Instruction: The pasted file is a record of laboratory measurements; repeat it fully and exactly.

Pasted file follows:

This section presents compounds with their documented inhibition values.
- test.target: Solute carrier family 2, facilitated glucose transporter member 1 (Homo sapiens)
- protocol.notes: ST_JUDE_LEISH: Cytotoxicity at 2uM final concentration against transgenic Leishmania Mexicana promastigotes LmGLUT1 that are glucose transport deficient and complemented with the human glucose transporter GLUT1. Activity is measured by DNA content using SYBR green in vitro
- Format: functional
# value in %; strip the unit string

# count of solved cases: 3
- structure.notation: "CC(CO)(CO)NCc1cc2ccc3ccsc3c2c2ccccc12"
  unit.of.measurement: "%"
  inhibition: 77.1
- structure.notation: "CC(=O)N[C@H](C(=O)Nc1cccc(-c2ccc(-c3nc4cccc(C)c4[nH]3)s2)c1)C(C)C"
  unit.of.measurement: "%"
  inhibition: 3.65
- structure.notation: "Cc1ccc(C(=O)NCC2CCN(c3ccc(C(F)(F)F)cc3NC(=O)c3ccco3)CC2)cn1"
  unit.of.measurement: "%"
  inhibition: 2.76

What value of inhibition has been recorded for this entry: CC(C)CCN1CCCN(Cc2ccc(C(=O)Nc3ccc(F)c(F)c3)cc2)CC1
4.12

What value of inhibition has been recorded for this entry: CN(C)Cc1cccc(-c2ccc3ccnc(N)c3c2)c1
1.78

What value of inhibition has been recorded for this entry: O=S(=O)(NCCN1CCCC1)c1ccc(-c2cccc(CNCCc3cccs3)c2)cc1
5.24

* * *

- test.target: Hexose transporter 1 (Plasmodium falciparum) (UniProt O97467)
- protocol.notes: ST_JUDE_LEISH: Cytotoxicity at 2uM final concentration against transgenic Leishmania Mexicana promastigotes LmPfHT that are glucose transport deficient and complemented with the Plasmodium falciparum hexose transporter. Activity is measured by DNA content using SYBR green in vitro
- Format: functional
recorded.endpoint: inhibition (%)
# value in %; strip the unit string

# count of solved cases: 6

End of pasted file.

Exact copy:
This section presents compounds with their documented inhibition values.
- test.target: Solute carrier family 2, facilitated glucose transporter member 1 (Homo sapiens)
- protocol.notes: ST_JUDE_LEISH: Cytotoxicity at 2uM final concentration against transgenic Leishmania Mexicana promastigotes LmGLUT1 that are glucose transport deficient and complemented with the human glucose transporter GLUT1. Activity is measured by DNA content using SYBR green in vitro
- Format: functional
# value in %; strip the unit string

# count of solved cases: 3
- structure.notation: "CC(CO)(CO)NCc1cc2ccc3ccsc3c2c2ccccc12"
  unit.of.measurement: "%"
  inhibition: 77.1
- structure.notation: "CC(=O)N[C@H](C(=O)Nc1cccc(-c2ccc(-c3nc4cccc(C)c4[nH]3)s2)c1)C(C)C"
  unit.of.measurement: "%"
  inhibition: 3.65
- structure.notation: "Cc1ccc(C(=O)NCC2CCN(c3ccc(C(F)(F)F)cc3NC(=O)c3ccco3)CC2)cn1"
  unit.of.measurement: "%"
  inhibition: 2.76

What value of inhibition has been recorded for this entry: CC(C)CCN1CCCN(Cc2ccc(C(=O)Nc3ccc(F)c(F)c3)cc2)CC1
4.12

What value of inhibition has been recorded for this entry: CN(C)Cc1cccc(-c2ccc3ccnc(N)c3c2)c1
1.78

What value of inhibition has been recorded for this entry: O=S(=O)(NCCN1CCCC1)c1ccc(-c2cccc(CNCCc3cccs3)c2)cc1
5.24

* * *

- test.target: Hexose transporter 1 (Plasmodium falciparum) (UniProt O97467)
- protocol.notes: ST_JUDE_LEISH: Cytotoxicity at 2uM final concentration against transgenic Leishmania Mexicana promastigotes LmPfHT that are glucose transport deficient and complemented with the Plasmodium falciparum hexose transporter. Activity is measured by DNA content using SYBR green in vitro
- Format: functional
recorded.endpoint: inhibition (%)
# value in %; strip the unit string

# count of solved cases: 6